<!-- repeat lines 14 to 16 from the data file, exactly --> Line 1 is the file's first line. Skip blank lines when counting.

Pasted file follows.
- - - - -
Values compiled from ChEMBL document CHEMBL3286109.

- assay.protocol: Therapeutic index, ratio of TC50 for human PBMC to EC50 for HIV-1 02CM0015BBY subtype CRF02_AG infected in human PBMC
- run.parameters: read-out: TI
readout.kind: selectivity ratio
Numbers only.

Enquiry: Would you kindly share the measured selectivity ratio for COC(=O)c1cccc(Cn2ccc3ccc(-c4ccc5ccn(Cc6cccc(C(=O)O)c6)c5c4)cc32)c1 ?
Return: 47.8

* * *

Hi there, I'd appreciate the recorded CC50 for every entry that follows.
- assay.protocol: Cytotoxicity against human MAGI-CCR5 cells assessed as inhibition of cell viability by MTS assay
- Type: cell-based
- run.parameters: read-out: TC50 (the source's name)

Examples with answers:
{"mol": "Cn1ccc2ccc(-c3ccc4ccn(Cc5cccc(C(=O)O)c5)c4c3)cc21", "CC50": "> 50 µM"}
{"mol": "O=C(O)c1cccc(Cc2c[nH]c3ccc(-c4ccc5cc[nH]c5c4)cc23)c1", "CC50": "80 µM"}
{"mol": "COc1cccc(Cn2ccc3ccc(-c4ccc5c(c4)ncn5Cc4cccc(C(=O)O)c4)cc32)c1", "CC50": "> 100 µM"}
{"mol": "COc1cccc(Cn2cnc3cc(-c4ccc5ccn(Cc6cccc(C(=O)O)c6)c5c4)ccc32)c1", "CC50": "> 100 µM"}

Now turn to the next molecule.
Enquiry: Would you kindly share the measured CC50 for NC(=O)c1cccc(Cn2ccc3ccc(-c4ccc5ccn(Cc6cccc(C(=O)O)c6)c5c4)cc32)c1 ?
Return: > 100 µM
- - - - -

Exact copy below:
{"mol": "Cn1ccc2ccc(-c3ccc4ccn(Cc5cccc(C(=O)O)c5)c4c3)cc21", "CC50": "> 50 µM"}
{"mol": "O=C(O)c1cccc(Cc2c[nH]c3ccc(-c4ccc5cc[nH]c5c4)cc23)c1", "CC50": "80 µM"}
{"mol": "COc1cccc(Cn2ccc3ccc(-c4ccc5c(c4)ncn5Cc4cccc(C(=O)O)c4)cc32)c1", "CC50": "> 100 µM"}